The non-treated male and female adult worms of S. mansoni remained morphologically normal within the period of 14 days, while the male and female worms treated with Feb at different concentrations gradually twisted and subsequently died (Fig. 1). The onset of morphological alteration in the Feb-treated worms was apparently dependent on the concentration and duration of exposure to the drug. Furthermore, the morphological alteration caused by Feb obviously occurred earlier in female than in male worms (Fig. 1f).
Subsequently, we applied NR as a non-fluorescent dye to better assess the antischistosomal effect of Feb on S. mansoni adult worms. A cationic non-fluorescent dye, NR is absorbed by living cells but not by dead or damaged cells. When S. mansoni adult worms were incubated with either 0.5 μg/ml Feb or none as a control for 5 days and stained with NR, the non-treated male worms were morphologically normal and stained dark red with NR (Fig. 2a), while the Feb-treated male worms appeared similar to those in the control group and were stained at a slightly lower level of dark red than the non-treated male worms (Fig. 2c), suggesting only slight damage caused by Feb. In contrast, the staining status of the 0.5 μg/ml Feb-treated female worms differed remarkably from that of the non-treated female worms (Fig. 2b, d). The non-treated female worms were morphologically normal, and their intestinal tract and vitellaria were stained deep red and dark red, respectively. On the other hand, the Feb-treated female worms were morphologically damaged, and their intestinal tract and vitellaria remained mostly unstained and stained dark red, respectively. The marked difference in staining status between the non- and Feb-treated female worms suggests that Feb inflicts severe damage on female worms, especially the intestinal tract.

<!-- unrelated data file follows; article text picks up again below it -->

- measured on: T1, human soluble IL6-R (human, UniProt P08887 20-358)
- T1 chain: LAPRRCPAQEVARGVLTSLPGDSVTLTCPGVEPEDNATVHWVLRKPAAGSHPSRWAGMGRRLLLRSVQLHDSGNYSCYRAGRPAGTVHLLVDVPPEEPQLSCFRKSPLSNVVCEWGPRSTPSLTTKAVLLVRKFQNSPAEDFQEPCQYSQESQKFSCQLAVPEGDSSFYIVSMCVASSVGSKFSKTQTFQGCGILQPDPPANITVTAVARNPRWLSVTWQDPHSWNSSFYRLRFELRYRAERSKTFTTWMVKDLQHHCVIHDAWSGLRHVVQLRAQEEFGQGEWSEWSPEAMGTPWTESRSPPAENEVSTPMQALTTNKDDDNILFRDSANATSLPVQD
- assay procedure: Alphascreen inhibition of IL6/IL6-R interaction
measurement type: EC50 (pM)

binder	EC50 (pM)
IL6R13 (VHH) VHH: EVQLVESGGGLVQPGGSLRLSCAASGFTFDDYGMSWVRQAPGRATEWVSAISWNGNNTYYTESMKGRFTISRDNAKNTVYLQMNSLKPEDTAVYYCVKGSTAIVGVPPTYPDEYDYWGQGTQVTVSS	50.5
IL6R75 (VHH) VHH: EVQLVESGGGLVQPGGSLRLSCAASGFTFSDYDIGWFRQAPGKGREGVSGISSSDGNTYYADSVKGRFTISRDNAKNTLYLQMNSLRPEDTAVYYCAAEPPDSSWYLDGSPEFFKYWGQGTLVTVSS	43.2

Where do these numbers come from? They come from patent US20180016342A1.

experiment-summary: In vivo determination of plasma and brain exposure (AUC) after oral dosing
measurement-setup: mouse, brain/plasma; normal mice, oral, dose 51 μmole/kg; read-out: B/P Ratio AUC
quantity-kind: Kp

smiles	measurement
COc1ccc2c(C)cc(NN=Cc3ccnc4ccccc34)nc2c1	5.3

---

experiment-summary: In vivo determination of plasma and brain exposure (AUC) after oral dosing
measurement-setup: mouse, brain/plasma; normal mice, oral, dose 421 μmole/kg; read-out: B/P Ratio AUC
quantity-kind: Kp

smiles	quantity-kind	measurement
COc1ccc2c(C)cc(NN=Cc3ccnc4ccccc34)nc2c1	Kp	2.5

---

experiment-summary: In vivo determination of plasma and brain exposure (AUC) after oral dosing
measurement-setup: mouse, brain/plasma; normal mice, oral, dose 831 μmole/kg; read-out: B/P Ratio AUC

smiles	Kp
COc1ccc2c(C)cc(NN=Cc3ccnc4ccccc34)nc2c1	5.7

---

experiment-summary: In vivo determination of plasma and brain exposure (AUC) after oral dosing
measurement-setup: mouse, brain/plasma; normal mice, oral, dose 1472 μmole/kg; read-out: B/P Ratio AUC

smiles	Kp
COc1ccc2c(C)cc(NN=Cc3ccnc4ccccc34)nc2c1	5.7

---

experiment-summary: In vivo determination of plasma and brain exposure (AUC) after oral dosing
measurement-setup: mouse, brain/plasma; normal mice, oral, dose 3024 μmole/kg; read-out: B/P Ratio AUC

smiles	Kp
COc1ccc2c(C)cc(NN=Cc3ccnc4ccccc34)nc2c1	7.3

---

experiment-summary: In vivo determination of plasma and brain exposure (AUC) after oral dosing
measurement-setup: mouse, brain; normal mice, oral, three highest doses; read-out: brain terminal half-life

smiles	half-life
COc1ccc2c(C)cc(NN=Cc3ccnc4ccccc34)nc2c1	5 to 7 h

The antimalarial effect of halofuginone and other Feb derivatives is due to the inhibition of prolyl-tRNA synthetase (PRS) in the malaria parasite [18, 23]. Moreover, Jain et al. (2017) reported that synthetic derivatives of Feb selectively and potentially inhibit the PRS of not only malaria but also other protozoan parasites such as Plasmodium, Toxoplasma, Cryptosporidium, and Eimeria . Hence, the antischistosomal effect of Feb may be attributable to a mode of action similar to that observed in the protozoan parasites. However, no investigation related to the antischistosomal effect of Feb has been conducted to date, and the question remains as to whether other Feb derivatives exert an antischistosomal activity like that shown in the present study. Clearly, further studies are needed to elucidate the mode of action of Feb against S. mansoni adult worms.